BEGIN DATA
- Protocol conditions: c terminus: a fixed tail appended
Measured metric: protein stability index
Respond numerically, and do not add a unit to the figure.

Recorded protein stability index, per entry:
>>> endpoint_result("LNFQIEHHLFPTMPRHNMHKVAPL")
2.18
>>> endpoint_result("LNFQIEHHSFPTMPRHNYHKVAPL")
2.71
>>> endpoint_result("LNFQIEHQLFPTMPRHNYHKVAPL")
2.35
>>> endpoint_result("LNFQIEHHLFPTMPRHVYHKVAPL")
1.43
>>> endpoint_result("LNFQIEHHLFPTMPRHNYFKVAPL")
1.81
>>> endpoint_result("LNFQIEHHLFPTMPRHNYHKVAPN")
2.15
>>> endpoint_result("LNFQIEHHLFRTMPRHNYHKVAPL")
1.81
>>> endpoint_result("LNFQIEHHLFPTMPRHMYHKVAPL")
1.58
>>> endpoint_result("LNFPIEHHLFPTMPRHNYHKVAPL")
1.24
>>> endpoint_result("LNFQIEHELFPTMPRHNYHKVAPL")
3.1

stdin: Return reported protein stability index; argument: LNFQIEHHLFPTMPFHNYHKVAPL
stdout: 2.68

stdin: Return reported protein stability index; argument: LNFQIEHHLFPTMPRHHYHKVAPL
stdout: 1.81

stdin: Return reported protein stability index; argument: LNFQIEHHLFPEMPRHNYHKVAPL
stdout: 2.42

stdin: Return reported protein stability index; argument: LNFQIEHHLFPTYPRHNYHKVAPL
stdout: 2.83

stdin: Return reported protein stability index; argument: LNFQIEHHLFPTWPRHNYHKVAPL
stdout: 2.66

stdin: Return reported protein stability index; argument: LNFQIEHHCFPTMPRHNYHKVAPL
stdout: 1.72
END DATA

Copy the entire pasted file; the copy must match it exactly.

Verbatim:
- Protocol conditions: c terminus: a fixed tail appended
Measured metric: protein stability index
Respond numerically, and do not add a unit to the figure.

Recorded protein stability index, per entry:
>>> endpoint_result("LNFQIEHHLFPTMPRHNMHKVAPL")
2.18
>>> endpoint_result("LNFQIEHHSFPTMPRHNYHKVAPL")
2.71
>>> endpoint_result("LNFQIEHQLFPTMPRHNYHKVAPL")
2.35
>>> endpoint_result("LNFQIEHHLFPTMPRHVYHKVAPL")
1.43
>>> endpoint_result("LNFQIEHHLFPTMPRHNYFKVAPL")
1.81
>>> endpoint_result("LNFQIEHHLFPTMPRHNYHKVAPN")
2.15
>>> endpoint_result("LNFQIEHHLFRTMPRHNYHKVAPL")
1.81
>>> endpoint_result("LNFQIEHHLFPTMPRHMYHKVAPL")
1.58
>>> endpoint_result("LNFPIEHHLFPTMPRHNYHKVAPL")
1.24
>>> endpoint_result("LNFQIEHELFPTMPRHNYHKVAPL")
3.1

stdin: Return reported protein stability index; argument: LNFQIEHHLFPTMPFHNYHKVAPL
stdout: 2.68

stdin: Return reported protein stability index; argument: LNFQIEHHLFPTMPRHHYHKVAPL
stdout: 1.81

stdin: Return reported protein stability index; argument: LNFQIEHHLFPEMPRHNYHKVAPL
stdout: 2.42

stdin: Return reported protein stability index; argument: LNFQIEHHLFPTYPRHNYHKVAPL
stdout: 2.83

stdin: Return reported protein stability index; argument: LNFQIEHHLFPTWPRHNYHKVAPL
stdout: 2.66

stdin: Return reported protein stability index; argument: LNFQIEHHCFPTMPRHNYHKVAPL
stdout: 1.72